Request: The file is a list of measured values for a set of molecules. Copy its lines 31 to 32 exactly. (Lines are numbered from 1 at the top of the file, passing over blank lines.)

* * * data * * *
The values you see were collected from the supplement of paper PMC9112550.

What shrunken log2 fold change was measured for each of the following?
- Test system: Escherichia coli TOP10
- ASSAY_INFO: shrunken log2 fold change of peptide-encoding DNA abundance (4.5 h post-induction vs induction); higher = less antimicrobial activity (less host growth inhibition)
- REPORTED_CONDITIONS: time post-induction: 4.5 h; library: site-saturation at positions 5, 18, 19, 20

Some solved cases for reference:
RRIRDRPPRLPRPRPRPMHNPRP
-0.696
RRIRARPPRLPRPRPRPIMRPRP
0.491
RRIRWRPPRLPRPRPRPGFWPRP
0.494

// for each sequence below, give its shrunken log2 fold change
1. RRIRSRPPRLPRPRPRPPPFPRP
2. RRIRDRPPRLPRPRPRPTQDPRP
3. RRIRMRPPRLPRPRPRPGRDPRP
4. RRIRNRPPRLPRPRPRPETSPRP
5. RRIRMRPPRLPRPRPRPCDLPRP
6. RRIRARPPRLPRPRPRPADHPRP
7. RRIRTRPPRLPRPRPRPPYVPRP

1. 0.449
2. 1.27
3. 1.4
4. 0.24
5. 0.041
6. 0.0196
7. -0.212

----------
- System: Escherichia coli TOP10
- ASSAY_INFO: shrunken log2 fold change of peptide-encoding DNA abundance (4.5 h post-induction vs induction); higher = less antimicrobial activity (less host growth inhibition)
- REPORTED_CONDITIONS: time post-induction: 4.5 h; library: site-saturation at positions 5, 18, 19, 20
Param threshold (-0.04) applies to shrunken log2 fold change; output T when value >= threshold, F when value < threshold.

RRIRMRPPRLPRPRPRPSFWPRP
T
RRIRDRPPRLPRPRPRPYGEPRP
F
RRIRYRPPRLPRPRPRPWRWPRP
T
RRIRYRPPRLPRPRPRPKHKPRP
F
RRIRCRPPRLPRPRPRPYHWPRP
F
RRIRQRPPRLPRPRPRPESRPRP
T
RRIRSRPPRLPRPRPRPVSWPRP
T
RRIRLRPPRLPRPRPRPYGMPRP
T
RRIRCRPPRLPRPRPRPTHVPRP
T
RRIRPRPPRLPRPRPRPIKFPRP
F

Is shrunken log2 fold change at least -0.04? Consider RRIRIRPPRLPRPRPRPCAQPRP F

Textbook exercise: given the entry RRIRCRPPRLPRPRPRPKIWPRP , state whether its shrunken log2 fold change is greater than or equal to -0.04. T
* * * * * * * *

- REPORTED_CONDITIONS: time post-induction: 4.5 h; library: site-saturation at positions 5, 18, 19, 20
Param threshold (-0.04) applies to shrunken log2 fold change; output T when value >= threshold, F when value < threshold.